Sunday, July 31

It Really isn't that hard to try

A little bit of effort goes a long way.

I recently had the opportunity of tending to a fellow who tripped over a suitcase being pulled by someone in a hurry.  He took a tumble and broke a finger.  It hurt like hell and we did our best to get him comfortable, recommending a trip to the urgent care, local ED or even our onsite clinic.  After all, if it doesn't begin to heal properly it can remain disfigured.  I have an old injury to prove it.

He refused and just wanted to get on the plane and go home.

The airline, however, had other concerns.


There are 2 distinct conversations that take place when you're hurt or ill at an airport:

First, the usual EMS conversation about assessment findings, treatment options and transport availability.

Then a separate conversation takes place between the passenger and the carrier.


If the carrier wants you to go to the hospital, you are allowed to tell them to go pack sand.  They can deny you travel.

If I tell them to let you on the plane, they can tell me to go pack sand.  And then deny you travel.


When the airline supervisor was concerned about the injury I simply explained why I was comfortable letting the patient refuse transport and reminded them that if there was any real concern we would recommend to the airline that they restrict travel.  When we suggest that, they listen.


When an airline representative is nervous I do my best to calm them.

Sometimes it works, other times it doesn't, but I've been noticing in recent weeks I am met by first name by the representatives and soon after we discuss the patient's options with the patient, the rep asks what I think they should do.


I could have gotten upset, raised my voice or tried to assert some kind of authority early on but I'm fairly confident this would not be the end result.  A little effort now will go a long way later.


Try it.




Thursday, July 28

When Patients Don't Play by the Old Rules

You had a simple job, Mr patient.  All you had to do was follow the script.  I am highly trained and very experienced in the interventions you needed.  I have done countless thousands of chest compressions, delivered many score of shocks and can interpret dozens of heart rhythms.

You collapsed to the ground.

I specialize in that.

You weren't breathing.

I carry tools to help oxygen get back into your lungs.

All you had to do was play along.

Our training has included intubation during compression for years and we are quite proficient.  The IV fluid meant to flow into your vein and into your heart can carry chemicals they give me to get your heart beating again.

The state of the art monitor I carry can let me see every aspect of your heart's activity and deliver therapy accordingly.

Our tools can determine your oxygen saturation, blood pressure, mean arterial pressure and many, many other metrics.

All ready for you in case you need it.

You didn't need it.  You aren't playing by the old rules, are you Mr patient?


You collapsed in a crowded public space.

You hit the ground at the feet of two persons trained in bystander CPR.

They began compressions almost immediately, which drew the attention of a nearby Police officer.

The Police officer pulled the Public Access AED not 30 feet away and attached the pads.


By the time the dispatcher sent the call out you had already been defibrillated and the second round of CPR was just starting.  By the time I made it to the far side of the bay to respond the same dispatcher told me you were awake.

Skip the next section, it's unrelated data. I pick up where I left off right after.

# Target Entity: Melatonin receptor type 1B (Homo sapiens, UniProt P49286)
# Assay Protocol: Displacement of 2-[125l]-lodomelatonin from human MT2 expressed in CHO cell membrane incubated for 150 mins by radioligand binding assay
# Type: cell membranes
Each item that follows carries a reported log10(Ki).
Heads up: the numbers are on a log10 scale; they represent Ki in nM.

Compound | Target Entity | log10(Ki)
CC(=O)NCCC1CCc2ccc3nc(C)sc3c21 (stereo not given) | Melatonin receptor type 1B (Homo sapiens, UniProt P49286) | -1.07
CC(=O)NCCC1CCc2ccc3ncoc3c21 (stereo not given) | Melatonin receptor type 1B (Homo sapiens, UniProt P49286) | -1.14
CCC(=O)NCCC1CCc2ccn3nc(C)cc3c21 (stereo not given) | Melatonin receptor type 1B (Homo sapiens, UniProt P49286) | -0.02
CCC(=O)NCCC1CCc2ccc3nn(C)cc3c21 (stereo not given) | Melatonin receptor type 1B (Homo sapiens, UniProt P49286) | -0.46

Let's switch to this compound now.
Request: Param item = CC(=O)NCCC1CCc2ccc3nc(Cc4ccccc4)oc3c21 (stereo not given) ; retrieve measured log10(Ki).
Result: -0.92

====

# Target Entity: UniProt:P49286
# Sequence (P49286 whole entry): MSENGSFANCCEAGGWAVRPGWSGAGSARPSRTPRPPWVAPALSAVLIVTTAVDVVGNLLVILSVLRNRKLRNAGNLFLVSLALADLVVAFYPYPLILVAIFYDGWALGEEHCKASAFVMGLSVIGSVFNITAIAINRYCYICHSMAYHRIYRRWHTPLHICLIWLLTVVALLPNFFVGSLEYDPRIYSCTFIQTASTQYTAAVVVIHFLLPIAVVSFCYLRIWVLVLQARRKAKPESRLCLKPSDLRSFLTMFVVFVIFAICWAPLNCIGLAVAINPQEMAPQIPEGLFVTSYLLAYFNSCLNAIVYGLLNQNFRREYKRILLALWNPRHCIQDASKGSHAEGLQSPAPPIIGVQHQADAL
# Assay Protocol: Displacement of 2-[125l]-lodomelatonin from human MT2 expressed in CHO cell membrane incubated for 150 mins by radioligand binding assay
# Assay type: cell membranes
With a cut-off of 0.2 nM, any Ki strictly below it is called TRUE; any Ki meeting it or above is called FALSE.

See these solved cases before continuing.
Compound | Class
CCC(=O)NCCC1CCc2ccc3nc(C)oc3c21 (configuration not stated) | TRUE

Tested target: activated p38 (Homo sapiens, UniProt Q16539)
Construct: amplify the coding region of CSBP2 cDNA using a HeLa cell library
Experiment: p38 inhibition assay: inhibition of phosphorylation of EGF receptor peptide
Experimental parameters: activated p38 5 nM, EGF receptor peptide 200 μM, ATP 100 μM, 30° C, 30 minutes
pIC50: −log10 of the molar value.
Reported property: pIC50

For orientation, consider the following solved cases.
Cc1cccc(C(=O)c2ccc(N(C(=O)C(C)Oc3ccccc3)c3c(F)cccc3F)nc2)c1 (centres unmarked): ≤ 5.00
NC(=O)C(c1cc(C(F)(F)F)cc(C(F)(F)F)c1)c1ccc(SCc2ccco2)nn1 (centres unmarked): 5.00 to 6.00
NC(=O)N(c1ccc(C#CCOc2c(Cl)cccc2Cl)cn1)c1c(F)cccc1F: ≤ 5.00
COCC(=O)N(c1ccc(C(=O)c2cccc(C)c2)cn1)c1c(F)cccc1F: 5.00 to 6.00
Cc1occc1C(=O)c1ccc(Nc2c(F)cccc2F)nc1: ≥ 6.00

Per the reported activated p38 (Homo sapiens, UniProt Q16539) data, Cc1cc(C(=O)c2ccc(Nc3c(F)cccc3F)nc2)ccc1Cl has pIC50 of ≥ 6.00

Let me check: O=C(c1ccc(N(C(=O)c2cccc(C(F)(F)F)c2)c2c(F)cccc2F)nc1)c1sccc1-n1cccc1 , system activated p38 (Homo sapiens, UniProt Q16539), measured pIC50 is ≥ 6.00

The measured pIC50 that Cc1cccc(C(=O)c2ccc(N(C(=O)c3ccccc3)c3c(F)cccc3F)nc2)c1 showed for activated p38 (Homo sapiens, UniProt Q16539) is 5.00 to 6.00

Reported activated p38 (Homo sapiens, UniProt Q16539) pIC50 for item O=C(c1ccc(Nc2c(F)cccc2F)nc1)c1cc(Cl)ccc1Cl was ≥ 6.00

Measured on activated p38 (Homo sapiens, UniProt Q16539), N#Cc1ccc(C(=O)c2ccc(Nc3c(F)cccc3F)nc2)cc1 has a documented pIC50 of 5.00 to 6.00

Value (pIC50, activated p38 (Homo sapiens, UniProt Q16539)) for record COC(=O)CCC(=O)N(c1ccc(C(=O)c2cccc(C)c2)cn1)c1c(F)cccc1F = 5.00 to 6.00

And you were.

Joking, telling me your ribs hurt because someone just did CPR on you, I tried to apply all the tools I had, all the training, education and experience...but you needed none of it.

What used to be a shot in the dark is turning into people walking out of the ED the next day.

That's where I saw you, climbing into a car, telling me all about how cool it was to die and come back.


They didn't prepare me for that.  Score another one for the good guys...the bystanders.

Saturday, July 23

Letters in the File - Oklaloosa Selfies

blog fileMan is this typewriter dusty!  I haven't written anyone up in a long time!  When this story first came across the feed I thought to myself, "No one is that stupid."

I can be funny sometimes.  People are indeed that stupid.

Kayla Dubois and Christopher Wimmer (Not winner) have been arrested for taking self portrait photos with patients.  Seems harmless enough, right?  A contest between practitioners bored silly from interfacility transfers and take homes is in poor taste, violates privacy and is, well, stupid is harmless enough I guess.

Oh, not all the patients gave consent and you touched them too?  Yeah, you are a special brand of stupid aren't you?

According to reports these idiots posed with patients who were unconscious, intubated or otherwise impaired and not able to give consent for your stupid game.  Jayne Cobb, noted philosopher, once noted when seeing a Reaver, "Cutting on your own face?  When does that get fun?"

Mr Wimmer, when does it get fun to expose an elderly woman's breast and photograph it?

Are you fucking kidding me right now?  If I was in your chain of command you'd be gone so fast the contents of your locker would be curbside before you finished reading your termination letter.

And Ms Dubois...I...I can't even.


The more I think about what you did to ruin the trust the public gives us makes me physically sick.  I read the story, then again and literally my joints hurt.

You didn't screw up by taking the photos or even sharing them, you screwed up by even thinking this was a good idea in the first place.  "When does that get fun?"  Never.  It never gets fun to violate a patient's trust especially when that violation involves touching, exposing and ridiculing.


You're both out of here.  Your stuff is at the curb.

Friday, July 15

the Crossover Podcast - Ep 64 - Turning Passion into Retirement